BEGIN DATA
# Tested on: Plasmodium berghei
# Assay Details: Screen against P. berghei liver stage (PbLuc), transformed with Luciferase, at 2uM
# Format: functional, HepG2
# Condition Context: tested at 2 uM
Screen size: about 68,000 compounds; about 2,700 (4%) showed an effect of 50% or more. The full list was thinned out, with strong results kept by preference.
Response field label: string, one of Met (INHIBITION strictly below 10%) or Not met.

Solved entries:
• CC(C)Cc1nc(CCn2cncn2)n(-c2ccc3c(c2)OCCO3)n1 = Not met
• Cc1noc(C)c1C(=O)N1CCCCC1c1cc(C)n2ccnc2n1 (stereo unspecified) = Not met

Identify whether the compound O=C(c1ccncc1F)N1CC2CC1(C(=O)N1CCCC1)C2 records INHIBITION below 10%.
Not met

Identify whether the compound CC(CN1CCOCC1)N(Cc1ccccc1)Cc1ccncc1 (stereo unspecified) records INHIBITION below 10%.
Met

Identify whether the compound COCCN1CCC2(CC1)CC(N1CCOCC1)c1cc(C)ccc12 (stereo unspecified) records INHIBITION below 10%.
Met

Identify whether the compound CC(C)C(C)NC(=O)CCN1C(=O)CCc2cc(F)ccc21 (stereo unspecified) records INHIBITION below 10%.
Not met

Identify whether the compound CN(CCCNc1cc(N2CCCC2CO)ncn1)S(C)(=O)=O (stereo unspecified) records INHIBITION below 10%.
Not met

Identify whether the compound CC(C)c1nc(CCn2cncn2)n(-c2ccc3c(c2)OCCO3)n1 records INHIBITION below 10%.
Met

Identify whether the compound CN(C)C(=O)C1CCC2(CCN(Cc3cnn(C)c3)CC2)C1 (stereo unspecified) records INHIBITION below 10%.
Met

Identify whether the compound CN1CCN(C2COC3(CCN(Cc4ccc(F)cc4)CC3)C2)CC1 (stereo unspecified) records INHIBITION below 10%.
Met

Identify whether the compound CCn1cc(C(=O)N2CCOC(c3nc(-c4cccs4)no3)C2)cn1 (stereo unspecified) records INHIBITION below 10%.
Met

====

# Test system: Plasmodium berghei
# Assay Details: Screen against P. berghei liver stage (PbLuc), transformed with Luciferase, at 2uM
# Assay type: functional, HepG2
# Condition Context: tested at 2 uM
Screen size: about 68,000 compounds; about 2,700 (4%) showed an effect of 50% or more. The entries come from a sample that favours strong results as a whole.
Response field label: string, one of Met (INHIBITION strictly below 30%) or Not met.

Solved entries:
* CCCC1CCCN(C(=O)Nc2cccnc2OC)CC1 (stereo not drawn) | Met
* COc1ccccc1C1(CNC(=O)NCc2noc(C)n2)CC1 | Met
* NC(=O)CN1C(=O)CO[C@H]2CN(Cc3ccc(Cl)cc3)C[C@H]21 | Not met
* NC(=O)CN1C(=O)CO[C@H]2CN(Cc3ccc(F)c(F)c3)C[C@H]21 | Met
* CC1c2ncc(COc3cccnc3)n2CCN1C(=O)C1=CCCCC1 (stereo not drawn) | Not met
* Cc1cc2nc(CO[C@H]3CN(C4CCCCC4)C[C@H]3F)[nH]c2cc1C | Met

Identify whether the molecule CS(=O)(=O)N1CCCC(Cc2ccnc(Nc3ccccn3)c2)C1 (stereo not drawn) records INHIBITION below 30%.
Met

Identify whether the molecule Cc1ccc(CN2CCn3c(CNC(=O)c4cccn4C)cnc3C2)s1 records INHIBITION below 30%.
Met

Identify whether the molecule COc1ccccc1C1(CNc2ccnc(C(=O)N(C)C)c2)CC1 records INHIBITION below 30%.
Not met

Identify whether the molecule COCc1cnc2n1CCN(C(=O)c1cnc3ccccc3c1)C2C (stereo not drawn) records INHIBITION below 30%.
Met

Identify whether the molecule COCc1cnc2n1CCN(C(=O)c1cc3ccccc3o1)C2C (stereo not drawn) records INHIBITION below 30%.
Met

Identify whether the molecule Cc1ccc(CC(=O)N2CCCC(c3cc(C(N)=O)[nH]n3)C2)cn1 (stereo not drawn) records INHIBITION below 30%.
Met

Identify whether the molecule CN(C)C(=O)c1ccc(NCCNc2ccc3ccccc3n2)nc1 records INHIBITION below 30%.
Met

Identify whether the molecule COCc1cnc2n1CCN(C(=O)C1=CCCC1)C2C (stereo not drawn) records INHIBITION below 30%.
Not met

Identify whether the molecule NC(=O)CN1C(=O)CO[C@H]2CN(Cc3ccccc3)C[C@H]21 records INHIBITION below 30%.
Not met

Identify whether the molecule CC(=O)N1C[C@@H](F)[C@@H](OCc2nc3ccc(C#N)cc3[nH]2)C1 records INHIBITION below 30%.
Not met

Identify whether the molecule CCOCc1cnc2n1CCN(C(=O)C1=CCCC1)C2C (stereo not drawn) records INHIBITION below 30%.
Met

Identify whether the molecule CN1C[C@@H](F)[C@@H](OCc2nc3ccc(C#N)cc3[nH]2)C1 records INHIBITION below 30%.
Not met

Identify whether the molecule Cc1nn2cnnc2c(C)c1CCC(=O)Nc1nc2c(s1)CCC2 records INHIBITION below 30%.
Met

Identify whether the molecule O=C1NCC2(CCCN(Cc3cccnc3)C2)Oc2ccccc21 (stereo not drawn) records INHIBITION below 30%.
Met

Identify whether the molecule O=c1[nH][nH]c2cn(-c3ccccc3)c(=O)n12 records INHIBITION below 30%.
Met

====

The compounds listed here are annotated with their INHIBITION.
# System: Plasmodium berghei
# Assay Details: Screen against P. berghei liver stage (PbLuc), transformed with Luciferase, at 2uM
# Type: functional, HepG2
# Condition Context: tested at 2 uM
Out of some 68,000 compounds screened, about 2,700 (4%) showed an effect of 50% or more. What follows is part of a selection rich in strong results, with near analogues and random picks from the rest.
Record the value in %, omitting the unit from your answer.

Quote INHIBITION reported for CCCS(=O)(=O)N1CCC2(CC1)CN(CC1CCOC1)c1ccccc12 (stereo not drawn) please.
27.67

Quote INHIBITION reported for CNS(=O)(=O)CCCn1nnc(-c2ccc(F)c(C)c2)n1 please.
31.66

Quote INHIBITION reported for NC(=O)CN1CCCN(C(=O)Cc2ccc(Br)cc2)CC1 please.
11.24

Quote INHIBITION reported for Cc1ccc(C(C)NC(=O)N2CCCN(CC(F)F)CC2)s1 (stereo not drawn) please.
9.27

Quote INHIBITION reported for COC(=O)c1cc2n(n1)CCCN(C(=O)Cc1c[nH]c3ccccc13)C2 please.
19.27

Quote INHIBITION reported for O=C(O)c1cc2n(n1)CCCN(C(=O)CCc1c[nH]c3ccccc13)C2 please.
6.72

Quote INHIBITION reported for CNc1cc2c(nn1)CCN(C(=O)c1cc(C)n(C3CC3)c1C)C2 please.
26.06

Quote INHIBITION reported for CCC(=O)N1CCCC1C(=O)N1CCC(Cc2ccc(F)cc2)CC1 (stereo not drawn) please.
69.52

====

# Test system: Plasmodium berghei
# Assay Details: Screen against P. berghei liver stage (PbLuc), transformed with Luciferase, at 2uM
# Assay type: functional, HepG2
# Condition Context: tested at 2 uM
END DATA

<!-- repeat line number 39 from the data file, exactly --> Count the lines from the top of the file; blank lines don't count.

* NC(=O)CN1C(=O)CO[C@H]2CN(Cc3ccc(F)c(F)c3)C[C@H]21 | Met